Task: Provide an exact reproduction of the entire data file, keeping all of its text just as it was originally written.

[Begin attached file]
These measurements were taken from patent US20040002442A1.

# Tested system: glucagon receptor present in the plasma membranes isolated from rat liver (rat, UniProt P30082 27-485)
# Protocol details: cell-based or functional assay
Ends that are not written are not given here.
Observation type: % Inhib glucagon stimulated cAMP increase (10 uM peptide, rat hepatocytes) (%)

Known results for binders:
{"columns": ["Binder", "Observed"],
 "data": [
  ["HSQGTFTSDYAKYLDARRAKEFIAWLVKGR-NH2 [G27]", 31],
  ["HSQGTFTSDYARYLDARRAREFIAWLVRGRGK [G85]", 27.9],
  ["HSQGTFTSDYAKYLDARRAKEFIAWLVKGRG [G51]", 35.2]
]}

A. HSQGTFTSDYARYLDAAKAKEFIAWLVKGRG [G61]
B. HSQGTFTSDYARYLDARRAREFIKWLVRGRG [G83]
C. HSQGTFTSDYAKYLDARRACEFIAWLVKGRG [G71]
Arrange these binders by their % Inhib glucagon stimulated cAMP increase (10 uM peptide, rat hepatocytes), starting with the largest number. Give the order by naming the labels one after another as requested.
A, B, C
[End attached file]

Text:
These measurements were taken from patent US20040002442A1.

# Tested system: glucagon receptor present in the plasma membranes isolated from rat liver (rat, UniProt P30082 27-485)
# Protocol details: cell-based or functional assay
Ends that are not written are not given here.
Observation type: % Inhib glucagon stimulated cAMP increase (10 uM peptide, rat hepatocytes) (%)

Known results for binders:
{"columns": ["Binder", "Observed"],
 "data": [
  ["HSQGTFTSDYAKYLDARRAKEFIAWLVKGR-NH2 [G27]", 31],
  ["HSQGTFTSDYARYLDARRAREFIAWLVRGRGK [G85]", 27.9],
  ["HSQGTFTSDYAKYLDARRAKEFIAWLVKGRG [G51]", 35.2]
]}

A. HSQGTFTSDYARYLDAAKAKEFIAWLVKGRG [G61]
B. HSQGTFTSDYARYLDARRAREFIKWLVRGRG [G83]
C. HSQGTFTSDYAKYLDARRACEFIAWLVKGRG [G71]
Arrange these binders by their % Inhib glucagon stimulated cAMP increase (10 uM peptide, rat hepatocytes), starting with the largest number. Give the order by naming the labels one after another as requested.
A, B, C